(Feb 18, 2020) There’s an opportunity hiding in plain sight for Democratic candidates: Most voters think Washington needs to be completely overhauled. But there’s been nothing in the Democratic debates on fixing broken government — literally not one question.
(Jan 15, 2020) Last week, President Trump proposed rule changes to streamline the environmental permitting process, adopting key elements of Common Good’s proposals. Putting reasonable time limits on permitting is clearly in the public interest, and we will also suggest changes in the formal comment period.
(Oct 9, 2019) Many Americans don’t find a comfortable political home either with the Republican party of Donald Trump or the left wing of the Democratic party.
(Sept 13, 2019) Most Americans think Washington is broken. But if last night’s debate is any indication, the Democratic candidates don’t seem to have gotten that memo.
(Jul 22, 2019) Extremist political rhetoric is polarizing, by design. But it’s also exhausting. At some point the shouting becomes white noise. People start tuning out.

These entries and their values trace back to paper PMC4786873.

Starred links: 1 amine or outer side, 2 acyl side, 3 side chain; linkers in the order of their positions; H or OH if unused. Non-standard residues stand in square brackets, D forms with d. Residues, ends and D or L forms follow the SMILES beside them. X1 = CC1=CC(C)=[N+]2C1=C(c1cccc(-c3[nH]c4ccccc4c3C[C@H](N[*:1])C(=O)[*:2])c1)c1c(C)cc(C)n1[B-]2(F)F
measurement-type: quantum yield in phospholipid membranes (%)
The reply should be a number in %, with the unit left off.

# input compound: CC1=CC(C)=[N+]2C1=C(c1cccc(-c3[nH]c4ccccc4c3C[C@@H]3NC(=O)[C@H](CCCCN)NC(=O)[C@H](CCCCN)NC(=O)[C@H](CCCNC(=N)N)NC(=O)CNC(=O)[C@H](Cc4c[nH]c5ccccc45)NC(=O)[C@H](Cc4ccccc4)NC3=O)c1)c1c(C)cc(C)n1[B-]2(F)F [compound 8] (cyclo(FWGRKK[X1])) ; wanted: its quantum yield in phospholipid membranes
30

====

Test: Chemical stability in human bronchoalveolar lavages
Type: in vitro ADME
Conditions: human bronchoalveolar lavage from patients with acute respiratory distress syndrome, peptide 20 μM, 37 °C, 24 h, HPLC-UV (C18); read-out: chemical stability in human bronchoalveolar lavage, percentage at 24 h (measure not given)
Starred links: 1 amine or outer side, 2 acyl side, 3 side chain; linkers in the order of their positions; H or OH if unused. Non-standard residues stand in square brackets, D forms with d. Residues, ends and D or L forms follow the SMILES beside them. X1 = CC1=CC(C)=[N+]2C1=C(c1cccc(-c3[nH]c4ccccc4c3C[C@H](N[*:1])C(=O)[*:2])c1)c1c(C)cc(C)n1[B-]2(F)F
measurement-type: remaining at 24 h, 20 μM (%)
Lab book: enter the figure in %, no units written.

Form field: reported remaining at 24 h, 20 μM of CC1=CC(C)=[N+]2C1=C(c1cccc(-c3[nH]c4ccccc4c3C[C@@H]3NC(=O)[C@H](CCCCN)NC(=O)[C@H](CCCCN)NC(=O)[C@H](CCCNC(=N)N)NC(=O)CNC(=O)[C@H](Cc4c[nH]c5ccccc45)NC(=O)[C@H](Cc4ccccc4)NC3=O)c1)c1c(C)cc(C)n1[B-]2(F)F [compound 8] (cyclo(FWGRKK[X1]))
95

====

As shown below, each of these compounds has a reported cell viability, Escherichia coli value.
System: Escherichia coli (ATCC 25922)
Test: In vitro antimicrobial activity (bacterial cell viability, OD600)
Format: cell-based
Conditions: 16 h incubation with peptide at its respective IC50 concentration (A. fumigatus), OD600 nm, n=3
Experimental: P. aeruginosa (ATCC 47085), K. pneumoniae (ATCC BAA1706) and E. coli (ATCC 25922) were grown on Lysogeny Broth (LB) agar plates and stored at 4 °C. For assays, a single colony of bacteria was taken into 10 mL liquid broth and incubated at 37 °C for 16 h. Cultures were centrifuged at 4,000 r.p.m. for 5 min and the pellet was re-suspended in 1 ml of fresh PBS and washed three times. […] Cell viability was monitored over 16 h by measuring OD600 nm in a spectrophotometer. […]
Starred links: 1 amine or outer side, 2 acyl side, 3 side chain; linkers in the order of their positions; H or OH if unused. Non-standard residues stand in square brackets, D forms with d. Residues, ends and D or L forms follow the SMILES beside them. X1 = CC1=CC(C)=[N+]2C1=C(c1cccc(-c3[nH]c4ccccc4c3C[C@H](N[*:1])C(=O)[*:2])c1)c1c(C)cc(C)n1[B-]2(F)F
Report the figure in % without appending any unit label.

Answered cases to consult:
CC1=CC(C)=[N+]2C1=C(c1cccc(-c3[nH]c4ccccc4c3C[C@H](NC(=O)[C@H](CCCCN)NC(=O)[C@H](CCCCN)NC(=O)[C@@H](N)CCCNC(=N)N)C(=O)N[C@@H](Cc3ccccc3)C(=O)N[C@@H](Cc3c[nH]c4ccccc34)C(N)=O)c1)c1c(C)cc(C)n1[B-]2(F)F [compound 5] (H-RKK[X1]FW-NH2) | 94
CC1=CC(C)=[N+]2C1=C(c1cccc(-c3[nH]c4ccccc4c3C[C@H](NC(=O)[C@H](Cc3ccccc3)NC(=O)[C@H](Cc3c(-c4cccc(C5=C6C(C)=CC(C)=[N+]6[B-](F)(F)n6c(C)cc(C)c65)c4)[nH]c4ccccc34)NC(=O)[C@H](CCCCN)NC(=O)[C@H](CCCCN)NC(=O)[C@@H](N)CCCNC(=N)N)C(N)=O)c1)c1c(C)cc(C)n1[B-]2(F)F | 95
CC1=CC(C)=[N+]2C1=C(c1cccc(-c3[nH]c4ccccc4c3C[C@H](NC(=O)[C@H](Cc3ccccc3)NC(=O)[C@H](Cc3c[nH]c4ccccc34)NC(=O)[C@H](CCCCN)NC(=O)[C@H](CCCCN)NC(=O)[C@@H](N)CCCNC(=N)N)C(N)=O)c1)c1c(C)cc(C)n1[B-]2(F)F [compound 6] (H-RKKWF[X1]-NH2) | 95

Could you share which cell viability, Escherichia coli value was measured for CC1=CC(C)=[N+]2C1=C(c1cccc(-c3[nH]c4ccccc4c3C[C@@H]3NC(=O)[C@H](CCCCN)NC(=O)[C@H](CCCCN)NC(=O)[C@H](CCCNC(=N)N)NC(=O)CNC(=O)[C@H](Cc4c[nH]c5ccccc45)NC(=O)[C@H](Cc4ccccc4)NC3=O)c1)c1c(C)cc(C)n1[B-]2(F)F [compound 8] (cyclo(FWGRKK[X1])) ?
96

(July 10, 2019) Every successful presidential candidate since Jimmy Carter has run on a platform of reining in Washington bureaucracy. It’s odd, then, that the phalanx of Democratic candidates think they can win by promising ever-more-public-benefits.
(June 06, 2019) As spring turns to summer, it’s time to note that Washington once again failed to do any spring cleaning of the regulatory state.
(April 29, 2019) In a report published jointly by Brookings, NYU, and the Volcker Alliance, political scientist Paul Light argues that “government reform could well decide the winner” of the 2020 presidential election: “recent surveys … suggest Americans may have finally found common ground in their demand for better government”—”very major reform” of Washington.
(April 15, 2019) Partisan debate assumes that policy must be either/or. Take your pick: either we address climate change or we have a healthy economy. But it’s not hard to envision a centrist platform that does both.
(March 13, 2019) In a survey released last week by Axios/Harris, the federal government ranked dead last in reputation among America’s most high-profile companies. Only 9% of Americans think Washington “shares my values.” Another recent survey, by political scientist Paul Light, found that 63% of Americans support “very major reform” of Washington, up from 37% in 1997.
(February 20, 2019) Political noise today is deafening. New Democratic candidates announce on almost a daily basis, and there’s at least one eruption per week from the White House.